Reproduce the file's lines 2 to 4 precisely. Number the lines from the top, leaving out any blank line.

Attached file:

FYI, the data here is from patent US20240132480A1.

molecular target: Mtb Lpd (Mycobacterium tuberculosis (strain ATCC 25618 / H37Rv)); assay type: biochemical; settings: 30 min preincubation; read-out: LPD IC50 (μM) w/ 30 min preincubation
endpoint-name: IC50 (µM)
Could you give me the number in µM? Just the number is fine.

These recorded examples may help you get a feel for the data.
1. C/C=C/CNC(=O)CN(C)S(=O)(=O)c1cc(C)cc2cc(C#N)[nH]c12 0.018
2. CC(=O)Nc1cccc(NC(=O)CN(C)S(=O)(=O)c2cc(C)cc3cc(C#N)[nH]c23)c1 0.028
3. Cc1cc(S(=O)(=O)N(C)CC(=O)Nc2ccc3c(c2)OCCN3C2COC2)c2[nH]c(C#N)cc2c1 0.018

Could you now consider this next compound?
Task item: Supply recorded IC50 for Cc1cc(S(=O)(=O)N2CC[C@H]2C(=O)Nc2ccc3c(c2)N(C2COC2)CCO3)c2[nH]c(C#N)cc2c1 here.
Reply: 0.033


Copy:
molecular target: Mtb Lpd (Mycobacterium tuberculosis (strain ATCC 25618 / H37Rv)); assay type: biochemical; settings: 30 min preincubation; read-out: LPD IC50 (μM) w/ 30 min preincubation
endpoint-name: IC50 (µM)
Could you give me the number in µM? Just the number is fine.